The official travel numbers were to leave Vientiane at 10am and get to Vang Vieng at 2pm. Given that the distance between the two places was 175km, that seemed a little generous in saying we would be there by 2pm. Travel in these countries rarely reaches an average of 50kph and usually hovers at around 40 kilometres travelled per hour of actual pedal to the medal.
We had booked travel on the VIP line through our hotel of stay in Vientiane. The brochures show nice shiny buses and happy travellers (slogan: "Smooth as silk".) Who am I to doubt the veracity of their propaganda. Regardless, we were picked up at our hotel by a minivan and then taken to the bus station to board the bus. There was the traditional sweep through the neighbourhood to pick up other travellers. By the time we got to the bus station others had already laid claim to the choice seats.
This was a new type of bus to us. It had berths, two travellers to a berth, and stacked two high.
The berths were like two benches facing each other and the seats tight to each other. I guess it is so that strangers can lie beside each others with feet to head configuration.
Some of the first passengers on the bus had the idea that it was one person to a berth. The conductor had to go down the aisle with his baton and exclaim, two to a berth, two to a berth, two to a berth.
A young English girl hopped out of an upper berth and crawled into the adjacent upper berth with her friend. None of the bottom berths were being vacated so Marion and I climbed into that upper berth. Not the best place to be.
Besides an accentuated sway, the upper berths do not allow one to sit up. Not unless one has a neck that is 90 degrees perpendicular to the body, can one sit up. Slouch, lay flat with knees folded, foetus position are all variations of riding in a berth of this style. And thus we were transported to Vang Vieng.
We didn't leave until 10:30. By then all the berths had two occupants. This included the young gent who feigned sleep and hearing problems until the end. The conductor tapped him a few times with the baton to bring him back to the reality of riding in a bus with a stranger's feet beside his head.
The bus made two stops. The first was a scheduled stop for a stretch and a potty break. Even though these buses come with latrines, noone uses them. Thus a stop at a road side service station with toilet facilies is the de rigeur. Our second stop was not scheduled. We had a blown tire.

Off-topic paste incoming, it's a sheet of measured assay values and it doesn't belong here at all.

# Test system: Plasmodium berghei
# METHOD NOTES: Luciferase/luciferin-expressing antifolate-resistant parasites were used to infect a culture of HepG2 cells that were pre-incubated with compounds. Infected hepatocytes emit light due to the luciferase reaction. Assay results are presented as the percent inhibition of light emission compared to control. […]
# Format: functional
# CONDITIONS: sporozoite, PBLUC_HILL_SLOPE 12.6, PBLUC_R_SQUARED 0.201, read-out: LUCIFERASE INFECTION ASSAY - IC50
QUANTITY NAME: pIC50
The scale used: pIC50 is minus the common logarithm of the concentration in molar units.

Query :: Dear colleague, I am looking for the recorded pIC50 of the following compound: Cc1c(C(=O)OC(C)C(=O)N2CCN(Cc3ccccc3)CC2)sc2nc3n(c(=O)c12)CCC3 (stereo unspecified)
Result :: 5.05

I didn't notice the bus swaying abnormally. When I saw the driver mimic his heroic skills to another person later, I deduced we had dodged a flip. The passenger rear tire of the dual pair, blew a hole and lost its air and tread. Not that there was much tread to lose. The inside tire could not hold up the added weight and lost its air also.
Another bus that had been travelling behind us stopped and donated its spare tire and some tools. I assume that the second bus was part of the VIP line otherwise it was a very generous offer. But they did not offer to help change the tire. And this took time. The bus had to be jacked up in increments so that the hydraulic jack could get close enough to the wheels in question.
The driver and associate worked for about 90 minutes and finally got it finished. The horn was honked and we all crawled back to our dreams. And then we were off. We got off in Vang Vieng just after 4pm.
Vang Vieng has been sold as an alternative to Ha Long Bay with its karst formations.
This is unfair to Ha Long Bay. Vang Vieng may have some spectacular scenery but it is not in the same category as Ha Long Bay. The other thing that Vang Vieng is sold as, is as a party town. And it is that. The young come from far and wide to this town to tube and kayak on the river in inebriated states. If they remember the trip on the river they come back, if they didn't remember they come back because they had so much fun the first time. I guess.
The local authorities built it and they have come. Now they have to figure out a way for them to leave. The alcohol is so much part of the river runs that the participants have their passport numbers stencilled on their body in case they wash up dead drunk on the beach or just plain dead.
Girls on our bus from Vientiane were jabbering amongst themselves about the mortality rate on the river. Apparently it is about one person every two weeks. The girls thought this was acceptable because hey people die in traffic accidents all the time. Oh to be young and stupid instead of old and stupid like I am.
We heard other reports from a family staying in our hotel about walking to the morning market and having to step around young people who were sleeping off their night adventure on the sidewalk. Ah to be young and carefree.
We did a walkabout of the town. The bars were shoulder to shoulder and all of them had their tvs tuned in to Family Guy or reruns of Friends. The menus were similar and geared to young white travellers. We got stared at as we walked by because of my grey hair.
We wandered out onto a bamboo bridge to get some photos of the karst formations. Then the motorbikes started to cross.
We skeedadled off the bridge and make it back to our hotel. Then it started to rain. There were scattered showers for a while and then it digressed into a steady rain.
Not my kind of town.